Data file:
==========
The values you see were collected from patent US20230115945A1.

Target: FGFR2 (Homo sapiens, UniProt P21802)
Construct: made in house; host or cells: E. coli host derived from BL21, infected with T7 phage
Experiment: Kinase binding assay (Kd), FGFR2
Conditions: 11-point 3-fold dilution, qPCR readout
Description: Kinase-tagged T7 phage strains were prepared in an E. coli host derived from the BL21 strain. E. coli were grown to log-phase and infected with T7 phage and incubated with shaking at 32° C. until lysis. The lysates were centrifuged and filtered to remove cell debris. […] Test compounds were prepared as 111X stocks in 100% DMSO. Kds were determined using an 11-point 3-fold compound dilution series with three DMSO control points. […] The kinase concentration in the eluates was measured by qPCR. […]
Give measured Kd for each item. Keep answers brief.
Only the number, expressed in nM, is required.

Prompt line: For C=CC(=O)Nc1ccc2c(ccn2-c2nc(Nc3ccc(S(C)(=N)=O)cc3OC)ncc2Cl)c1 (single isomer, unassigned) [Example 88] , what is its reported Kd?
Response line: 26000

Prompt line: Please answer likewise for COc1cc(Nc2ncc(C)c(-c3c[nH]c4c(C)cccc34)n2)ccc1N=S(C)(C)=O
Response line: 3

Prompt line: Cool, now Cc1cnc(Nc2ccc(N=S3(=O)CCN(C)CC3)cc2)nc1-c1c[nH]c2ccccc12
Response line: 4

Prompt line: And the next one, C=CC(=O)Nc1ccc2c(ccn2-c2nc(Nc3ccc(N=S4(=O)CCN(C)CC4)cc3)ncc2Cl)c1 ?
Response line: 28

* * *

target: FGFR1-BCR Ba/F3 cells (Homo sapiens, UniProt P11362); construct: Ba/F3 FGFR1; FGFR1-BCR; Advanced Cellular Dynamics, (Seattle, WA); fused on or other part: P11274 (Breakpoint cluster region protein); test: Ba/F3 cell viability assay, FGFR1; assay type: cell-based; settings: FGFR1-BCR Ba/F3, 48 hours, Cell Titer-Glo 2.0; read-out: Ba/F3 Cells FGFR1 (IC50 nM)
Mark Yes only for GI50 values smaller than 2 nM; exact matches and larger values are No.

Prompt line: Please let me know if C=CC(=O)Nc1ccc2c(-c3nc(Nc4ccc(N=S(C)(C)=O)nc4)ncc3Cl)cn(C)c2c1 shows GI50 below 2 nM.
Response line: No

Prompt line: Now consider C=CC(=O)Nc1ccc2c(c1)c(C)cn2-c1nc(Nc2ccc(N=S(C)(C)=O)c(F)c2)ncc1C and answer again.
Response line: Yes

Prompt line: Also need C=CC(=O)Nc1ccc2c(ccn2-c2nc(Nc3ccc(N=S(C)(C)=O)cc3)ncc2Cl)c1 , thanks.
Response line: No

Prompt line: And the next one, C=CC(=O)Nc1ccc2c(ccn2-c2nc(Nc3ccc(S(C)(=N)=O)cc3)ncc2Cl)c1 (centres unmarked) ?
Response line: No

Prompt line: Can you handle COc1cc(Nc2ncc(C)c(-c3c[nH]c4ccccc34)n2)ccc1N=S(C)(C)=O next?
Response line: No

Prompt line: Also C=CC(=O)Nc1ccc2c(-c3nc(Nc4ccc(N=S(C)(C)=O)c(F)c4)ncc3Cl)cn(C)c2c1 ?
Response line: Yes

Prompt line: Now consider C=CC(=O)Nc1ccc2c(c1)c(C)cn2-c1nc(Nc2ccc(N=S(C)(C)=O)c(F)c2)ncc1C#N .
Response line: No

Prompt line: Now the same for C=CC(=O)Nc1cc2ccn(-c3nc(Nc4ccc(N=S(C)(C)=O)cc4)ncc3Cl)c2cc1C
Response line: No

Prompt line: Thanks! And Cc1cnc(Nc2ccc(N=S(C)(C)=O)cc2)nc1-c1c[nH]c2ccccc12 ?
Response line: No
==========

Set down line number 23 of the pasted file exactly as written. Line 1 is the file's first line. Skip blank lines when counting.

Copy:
Response line: Yes